"Ann Thompson [is a] practitioner who operate effectively at the highest level in children’s cases, including those with an international aspect."
Legal 500 2019


Tel: 020 7608 5950



Top_tier_firms Top_tier_firms

Ann Thompson has been a qualified solicitor since 1992 having originally trained and worked as a barrister. Ann Thompson joined Goodman Ray in 2009, previously being head of the Ancillary Relief department at Hopkin Murray Beskine.

Ann has extensive experience in all areas of family law. She has a varied caseload including international abduction work and complex financial disputes. She is a qualified collaborative lawyer, an accredited Resolution specialist and a member of the Law Society Children Panel.

Ann is a senior Family lawyer with wide range of experience in all aspects of Family law which she brings to all her cases together with enthusiasm, attention to detail and ability to plan strategically to get the best possible result for her clients. Ann has particular expertise in complex public children matters and abduction and forced marriage cases.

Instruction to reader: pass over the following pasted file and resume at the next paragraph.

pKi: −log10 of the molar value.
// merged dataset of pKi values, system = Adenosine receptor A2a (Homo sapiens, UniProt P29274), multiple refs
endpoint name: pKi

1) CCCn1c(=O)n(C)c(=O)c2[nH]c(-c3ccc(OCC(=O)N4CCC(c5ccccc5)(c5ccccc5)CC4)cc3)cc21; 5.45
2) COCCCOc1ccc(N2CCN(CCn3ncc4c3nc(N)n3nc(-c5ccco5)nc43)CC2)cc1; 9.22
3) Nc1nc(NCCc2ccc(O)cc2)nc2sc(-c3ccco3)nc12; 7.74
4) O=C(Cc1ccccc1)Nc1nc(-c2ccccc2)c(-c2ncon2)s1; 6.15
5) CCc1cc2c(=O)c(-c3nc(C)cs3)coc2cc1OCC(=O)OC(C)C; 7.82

Ann also acts for parents and children in care proceedings, often in cases where the mothers are young and vulnerable. She has a particular interest in acting for teenage children and often acts for children in complex disputes between family members, receiving the instructions directly from the young person.

Ann is an accredited international child abduction specialist and is a Central Authority panel member. She is also an accredited Resolution specialist in the field of forced marriage and on the Law Society Children Panel.



Ann is ranked in Band 1 in the Legal 500 as a Leading Individual in Family Law.  In addition, she is described as:

Ann Thompson  is ‘vastly experienced in international children law – a steely fighter and a master strategist’.  Legal 500, 2018

“has ‘the ability to work tirelessly and thoroughly 24/7, while caring for her clients’ needs” (2015)

“passionate and eloquent” (2014)

“…excellent, and go[es] the extra mile” (2013)


Reported cases: